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Journalist Hedrick Smith to address the demise of the 'American Dream'

Hedrick Smith
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Hedrick Smith

Pulitzer Prize-winning reporter and author Hedrick Smith will participate in the Cline Symposiumon campus March 11.

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2/27/2014 | Craig Chamberlain, Social Sciences Editor | 217-333-2894; cdchambe@illinois.edu

CHAMPAIGN, Ill. — Pulitzer Prize-winning reporter and author Hedrick Smith will speak on “Who Stole the American Dream?” in a talk at 7:30 p.m. March 11 on the third floor of Levis Center, 919 W. Illinois St., Urbana.

Hedrick Smith's book
Hedrick Smith's bestselling book "Who Stole the American Dream?"

Smith’s talk, based on his 2012 book of the same name, will be the keynote address for the spring 2014 Cline Symposium, titled “Recapturing the American Dream.”

Smith also will participate in a roundtable at 3 p.m. that day, titled “The American Dream: Facts and Fables.” The discussion will be on the third floor of the Levis Center.

Joining him for the roundtable will be Illinois faculty members Scott Althaus, a professor of political science and communication, moderating; Brian Gaines, a professor of political science, also in the Institute of Government and Public Affairs; Ruby Mendenhall, a professor of sociology and of African American Studies; and Noreen Sugrue, a research associate in Women and Gender in Global Perspectives.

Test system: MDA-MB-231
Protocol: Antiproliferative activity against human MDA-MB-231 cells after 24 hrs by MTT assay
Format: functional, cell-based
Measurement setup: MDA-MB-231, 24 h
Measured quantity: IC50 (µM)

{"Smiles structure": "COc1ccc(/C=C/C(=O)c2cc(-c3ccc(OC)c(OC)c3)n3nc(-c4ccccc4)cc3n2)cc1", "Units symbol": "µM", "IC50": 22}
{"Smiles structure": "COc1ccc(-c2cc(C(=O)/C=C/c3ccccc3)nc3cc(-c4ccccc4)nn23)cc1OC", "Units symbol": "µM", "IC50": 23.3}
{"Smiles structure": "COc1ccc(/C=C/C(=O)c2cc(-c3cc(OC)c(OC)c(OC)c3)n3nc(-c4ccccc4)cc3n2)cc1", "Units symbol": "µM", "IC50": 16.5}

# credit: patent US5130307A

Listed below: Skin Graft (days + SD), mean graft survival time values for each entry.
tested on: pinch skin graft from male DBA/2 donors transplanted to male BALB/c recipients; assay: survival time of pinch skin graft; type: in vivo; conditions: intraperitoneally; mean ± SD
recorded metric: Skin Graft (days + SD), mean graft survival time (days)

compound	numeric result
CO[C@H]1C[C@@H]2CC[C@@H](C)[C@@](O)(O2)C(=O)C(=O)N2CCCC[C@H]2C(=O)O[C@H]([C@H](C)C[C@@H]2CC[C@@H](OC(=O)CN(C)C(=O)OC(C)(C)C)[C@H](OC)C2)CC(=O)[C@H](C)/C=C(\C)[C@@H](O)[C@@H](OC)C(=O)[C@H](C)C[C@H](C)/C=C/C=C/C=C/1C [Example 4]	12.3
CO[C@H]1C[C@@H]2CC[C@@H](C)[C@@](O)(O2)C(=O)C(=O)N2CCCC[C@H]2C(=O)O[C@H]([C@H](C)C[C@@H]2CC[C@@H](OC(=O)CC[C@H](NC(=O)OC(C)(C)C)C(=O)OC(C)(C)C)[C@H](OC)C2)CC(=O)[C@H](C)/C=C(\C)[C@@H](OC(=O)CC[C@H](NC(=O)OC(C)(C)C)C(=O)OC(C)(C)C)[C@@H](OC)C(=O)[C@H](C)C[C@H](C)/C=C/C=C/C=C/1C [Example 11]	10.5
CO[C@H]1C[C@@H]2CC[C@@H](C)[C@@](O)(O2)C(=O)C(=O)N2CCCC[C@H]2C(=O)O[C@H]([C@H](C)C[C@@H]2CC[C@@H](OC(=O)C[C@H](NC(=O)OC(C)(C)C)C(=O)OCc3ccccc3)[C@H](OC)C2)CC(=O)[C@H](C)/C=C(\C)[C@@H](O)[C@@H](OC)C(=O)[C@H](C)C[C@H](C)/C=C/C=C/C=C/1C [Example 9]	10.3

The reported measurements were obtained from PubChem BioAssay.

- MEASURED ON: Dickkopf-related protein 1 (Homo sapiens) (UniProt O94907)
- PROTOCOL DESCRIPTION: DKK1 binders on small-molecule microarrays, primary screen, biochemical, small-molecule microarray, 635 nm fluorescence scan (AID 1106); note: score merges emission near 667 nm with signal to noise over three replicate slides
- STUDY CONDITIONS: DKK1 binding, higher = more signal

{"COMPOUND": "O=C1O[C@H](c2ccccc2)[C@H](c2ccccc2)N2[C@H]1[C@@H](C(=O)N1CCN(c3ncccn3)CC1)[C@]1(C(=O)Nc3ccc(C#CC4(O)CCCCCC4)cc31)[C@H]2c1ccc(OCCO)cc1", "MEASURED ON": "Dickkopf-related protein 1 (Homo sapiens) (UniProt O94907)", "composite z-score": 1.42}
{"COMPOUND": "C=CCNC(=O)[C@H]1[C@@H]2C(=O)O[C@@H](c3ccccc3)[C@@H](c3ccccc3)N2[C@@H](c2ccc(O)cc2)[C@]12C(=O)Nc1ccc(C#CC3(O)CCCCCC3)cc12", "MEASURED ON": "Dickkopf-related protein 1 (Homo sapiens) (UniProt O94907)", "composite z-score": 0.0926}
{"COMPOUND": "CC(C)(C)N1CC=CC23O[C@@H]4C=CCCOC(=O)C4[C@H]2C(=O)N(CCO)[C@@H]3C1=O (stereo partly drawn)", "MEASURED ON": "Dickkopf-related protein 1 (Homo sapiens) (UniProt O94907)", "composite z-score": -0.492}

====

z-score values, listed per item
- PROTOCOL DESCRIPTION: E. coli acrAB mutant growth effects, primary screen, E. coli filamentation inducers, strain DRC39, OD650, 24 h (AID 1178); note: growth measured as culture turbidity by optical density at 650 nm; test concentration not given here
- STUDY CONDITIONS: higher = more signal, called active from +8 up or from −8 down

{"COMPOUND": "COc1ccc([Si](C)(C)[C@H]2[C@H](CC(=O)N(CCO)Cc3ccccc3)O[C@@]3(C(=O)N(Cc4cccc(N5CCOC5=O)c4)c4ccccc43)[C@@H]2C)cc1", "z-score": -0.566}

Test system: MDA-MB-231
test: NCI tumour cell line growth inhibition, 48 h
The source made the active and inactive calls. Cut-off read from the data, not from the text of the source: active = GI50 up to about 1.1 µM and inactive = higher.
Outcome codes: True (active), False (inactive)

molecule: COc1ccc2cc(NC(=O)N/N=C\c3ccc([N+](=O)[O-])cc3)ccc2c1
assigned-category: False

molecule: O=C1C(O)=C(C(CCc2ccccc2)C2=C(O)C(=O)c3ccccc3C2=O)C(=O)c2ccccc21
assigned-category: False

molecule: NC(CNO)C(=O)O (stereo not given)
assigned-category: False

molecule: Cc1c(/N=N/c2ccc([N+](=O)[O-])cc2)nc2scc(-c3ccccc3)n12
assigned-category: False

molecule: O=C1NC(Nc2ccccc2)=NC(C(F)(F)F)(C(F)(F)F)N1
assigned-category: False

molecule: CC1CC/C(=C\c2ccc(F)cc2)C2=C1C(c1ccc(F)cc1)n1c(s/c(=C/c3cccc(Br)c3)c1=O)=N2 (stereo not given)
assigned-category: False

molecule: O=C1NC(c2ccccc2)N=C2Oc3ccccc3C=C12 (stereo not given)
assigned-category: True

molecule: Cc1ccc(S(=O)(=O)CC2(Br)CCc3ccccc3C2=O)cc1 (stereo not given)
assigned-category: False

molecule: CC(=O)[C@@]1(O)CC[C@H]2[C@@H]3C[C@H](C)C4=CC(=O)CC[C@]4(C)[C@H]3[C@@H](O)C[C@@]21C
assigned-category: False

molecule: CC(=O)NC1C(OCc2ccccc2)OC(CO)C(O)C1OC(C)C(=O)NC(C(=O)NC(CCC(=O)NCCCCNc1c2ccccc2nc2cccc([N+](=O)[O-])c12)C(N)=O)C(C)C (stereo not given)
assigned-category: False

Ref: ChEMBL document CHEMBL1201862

Both events, organized by the Cline Center for Democracy, are free and open to the public.

Smith is well known for two previous books, “The Russians” and “The Power Game: How Washington Works,” as well as for numerous “Frontline” and other documentaries for PBS. A reporter for 26 years with The New York Times, Smith won a Pulitzer Prize in 1974 for his reporting from Russia and Eastern Europe.

In his evening talk, Smith will describe how America moved from an earlier era of widely shared power and effective bipartisan politics to today’s era of polarization, unequal democracy and financial inequality. In discussing the demise of the middle class, he will make the case that a power shift in Washington and wedge economics in the private sector are the main causes – not market forces, globalization and new technologies, which is often the explanation.

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